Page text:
Wright Petitioners Urge FCC to Ensure that Contraband Phone Costs Not Passed to Inmates

March 10, 2017– The Wright petitioners, who more than 15 years ago asked the FCC to reduce high inmate calling service (ICS), rates, are now urging the FCC to ensure that a contraband cellphone item tentatively scheduled for consideration at the agency’s March 23 meeting doesn’t lead to costs for the deployment of equipment to detect contraband devices being passed onto non-offending inmates and their families.

In ex parte filings today in GN docket 13-111 reporting on meetings with Rachael Bender, FCC Chairman Ajit Pai’s acting wireless adviser, and Erin McGrath, wireless legal adviser to Commissioner Mike O’Rielly, the Wright petitioners said they “do not have an opinion on the content of the technical rules as set forth in the draft Report and Order, but it is clear that the proposed rules do not include adequate protections to ensure that the cost of contraband cellphone detection systems will not be passed onto inmates and their families.

“Undersigned counsel also noted that the Report and Order lacked an adequate cost/benefit analysis. Of special note was the Commission’s apparent willingness to move forward even though ICS providers and correctional facilities failed to ‘provide any detailed or concrete cost estimates,’ forcing the Commission to ‘rely to some extent here on [its] general understanding and prediction of likely costs.’”

Talking points provided in the meetings also pointed to past proceedings where Messrs. Pai and O’Rielly pushed for cost-benefit analyses. The filing said that “should the Commission green-light the wide-scale implementation of costly contraband technologies, it is very likely that … the costs will be passed on to inmates and their families through increased rates and fees in states and local jails where caps on ICS rates and fees are not imposed.”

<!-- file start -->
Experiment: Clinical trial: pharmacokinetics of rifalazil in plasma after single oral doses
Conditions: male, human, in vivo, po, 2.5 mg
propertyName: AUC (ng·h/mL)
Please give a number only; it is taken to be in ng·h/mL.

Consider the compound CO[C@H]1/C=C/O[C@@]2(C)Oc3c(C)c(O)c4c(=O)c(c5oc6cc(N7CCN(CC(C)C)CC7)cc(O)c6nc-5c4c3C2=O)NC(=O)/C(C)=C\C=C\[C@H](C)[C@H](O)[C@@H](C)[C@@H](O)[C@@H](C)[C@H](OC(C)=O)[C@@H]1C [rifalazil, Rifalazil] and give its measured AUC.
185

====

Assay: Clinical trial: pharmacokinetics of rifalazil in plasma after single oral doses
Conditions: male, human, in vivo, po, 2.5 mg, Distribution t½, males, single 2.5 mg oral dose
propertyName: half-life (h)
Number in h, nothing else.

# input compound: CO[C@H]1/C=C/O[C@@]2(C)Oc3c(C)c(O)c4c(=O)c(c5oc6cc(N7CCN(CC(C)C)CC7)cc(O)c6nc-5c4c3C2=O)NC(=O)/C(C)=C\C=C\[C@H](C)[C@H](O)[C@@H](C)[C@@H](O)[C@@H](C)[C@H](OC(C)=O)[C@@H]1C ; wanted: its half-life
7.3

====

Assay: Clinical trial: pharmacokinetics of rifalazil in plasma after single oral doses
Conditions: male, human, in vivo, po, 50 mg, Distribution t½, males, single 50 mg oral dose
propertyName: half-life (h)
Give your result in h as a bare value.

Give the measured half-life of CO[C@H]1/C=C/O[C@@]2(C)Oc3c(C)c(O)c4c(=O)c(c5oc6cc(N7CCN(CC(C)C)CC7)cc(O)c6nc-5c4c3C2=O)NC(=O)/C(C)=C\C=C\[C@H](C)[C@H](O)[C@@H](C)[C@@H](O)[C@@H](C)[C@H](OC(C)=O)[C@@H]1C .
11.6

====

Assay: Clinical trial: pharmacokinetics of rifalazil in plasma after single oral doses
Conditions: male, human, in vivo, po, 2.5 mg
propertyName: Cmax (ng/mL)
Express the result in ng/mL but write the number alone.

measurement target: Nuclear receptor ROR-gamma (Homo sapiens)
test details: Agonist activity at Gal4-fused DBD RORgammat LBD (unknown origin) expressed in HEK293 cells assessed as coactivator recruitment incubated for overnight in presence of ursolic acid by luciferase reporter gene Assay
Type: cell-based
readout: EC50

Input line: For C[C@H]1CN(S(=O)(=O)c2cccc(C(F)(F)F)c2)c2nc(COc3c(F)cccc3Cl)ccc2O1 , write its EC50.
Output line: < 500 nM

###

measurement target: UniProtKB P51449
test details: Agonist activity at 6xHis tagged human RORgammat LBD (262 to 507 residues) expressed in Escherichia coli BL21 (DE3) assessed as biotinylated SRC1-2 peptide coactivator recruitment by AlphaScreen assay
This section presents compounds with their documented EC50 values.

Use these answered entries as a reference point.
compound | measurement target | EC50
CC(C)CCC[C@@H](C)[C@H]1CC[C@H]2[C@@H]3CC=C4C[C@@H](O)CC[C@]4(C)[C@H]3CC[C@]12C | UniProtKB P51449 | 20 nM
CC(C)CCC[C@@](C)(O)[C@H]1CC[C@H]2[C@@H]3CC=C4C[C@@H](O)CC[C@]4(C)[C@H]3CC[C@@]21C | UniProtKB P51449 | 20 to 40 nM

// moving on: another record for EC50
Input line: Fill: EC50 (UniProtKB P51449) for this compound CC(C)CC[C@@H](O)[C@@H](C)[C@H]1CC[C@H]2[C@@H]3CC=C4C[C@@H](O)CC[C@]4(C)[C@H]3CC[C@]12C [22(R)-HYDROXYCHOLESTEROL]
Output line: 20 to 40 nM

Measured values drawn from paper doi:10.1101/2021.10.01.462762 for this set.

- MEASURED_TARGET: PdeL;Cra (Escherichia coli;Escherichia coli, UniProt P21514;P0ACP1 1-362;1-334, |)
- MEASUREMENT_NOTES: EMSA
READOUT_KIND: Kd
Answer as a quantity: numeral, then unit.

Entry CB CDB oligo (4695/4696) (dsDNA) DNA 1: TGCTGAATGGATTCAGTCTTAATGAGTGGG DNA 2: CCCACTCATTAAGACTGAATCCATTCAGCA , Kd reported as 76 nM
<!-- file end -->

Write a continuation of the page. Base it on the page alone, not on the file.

The filing “reiterated the need for the Commission to prohibit unjust and unreasonable rates, fees and practices by ICS providers that pass the cost of MAS  [managed access system] and other costly technologies, onto inmates and their families pursuant to its statutory authority under Sections 201 and 205 of the Communications Act of 1934, as amended. Undersigned counsel suggested that a simple certification could be added to FCC Form 608 requiring MAS providers to certify that the applicant’s costs associated with the installation and maintenance of the service for which the authorization is sought will not be charged in any way, through rates, fees or taxes, to Consumers, as defined in 47 C.F.R. § 64.6000 et seq.”

The filing continued, “In the absence of any cost estimates from the proponents of the proposed rules, the Commission must — at the very least — acknowledge in the Report and Order the information that has been previously supplied by the Wright Petitioners and other ICS advocates, and ensure that the adoption of the proposed rules does not lead to the whole-sale escalation of rates and fees on inmates and their families. This is especially true in light of the evidence provided by the Wright Petitioners that a significant portion of the flow of contraband into correctional institutions can be stopped by simply ensuring that employees of the correctional institutions do not, themselves, smuggle the contraband into their own institutions.” —Paul Kirby, paul.kirby@wolterskluwer.com

Courtesy TRDaily